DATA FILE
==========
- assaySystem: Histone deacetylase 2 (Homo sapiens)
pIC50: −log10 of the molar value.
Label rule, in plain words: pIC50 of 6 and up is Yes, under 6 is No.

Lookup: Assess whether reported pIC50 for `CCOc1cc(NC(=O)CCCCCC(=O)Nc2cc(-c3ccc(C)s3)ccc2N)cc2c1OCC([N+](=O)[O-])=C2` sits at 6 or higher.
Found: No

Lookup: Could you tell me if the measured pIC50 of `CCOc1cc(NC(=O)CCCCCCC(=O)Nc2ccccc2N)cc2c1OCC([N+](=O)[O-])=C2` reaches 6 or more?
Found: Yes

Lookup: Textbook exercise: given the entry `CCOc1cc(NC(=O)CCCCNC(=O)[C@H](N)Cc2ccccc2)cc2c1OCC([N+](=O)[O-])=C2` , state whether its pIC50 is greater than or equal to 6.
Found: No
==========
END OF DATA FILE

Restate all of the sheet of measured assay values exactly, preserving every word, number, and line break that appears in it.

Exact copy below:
- assaySystem: Histone deacetylase 2 (Homo sapiens)
pIC50: −log10 of the molar value.
Label rule, in plain words: pIC50 of 6 and up is Yes, under 6 is No.

Lookup: Assess whether reported pIC50 for `CCOc1cc(NC(=O)CCCCCC(=O)Nc2cc(-c3ccc(C)s3)ccc2N)cc2c1OCC([N+](=O)[O-])=C2` sits at 6 or higher.
Found: No

Lookup: Could you tell me if the measured pIC50 of `CCOc1cc(NC(=O)CCCCCCC(=O)Nc2ccccc2N)cc2c1OCC([N+](=O)[O-])=C2` reaches 6 or more?
Found: Yes

Lookup: Textbook exercise: given the entry `CCOc1cc(NC(=O)CCCCNC(=O)[C@H](N)Cc2ccccc2)cc2c1OCC([N+](=O)[O-])=C2` , state whether its pIC50 is greater than or equal to 6.
Found: No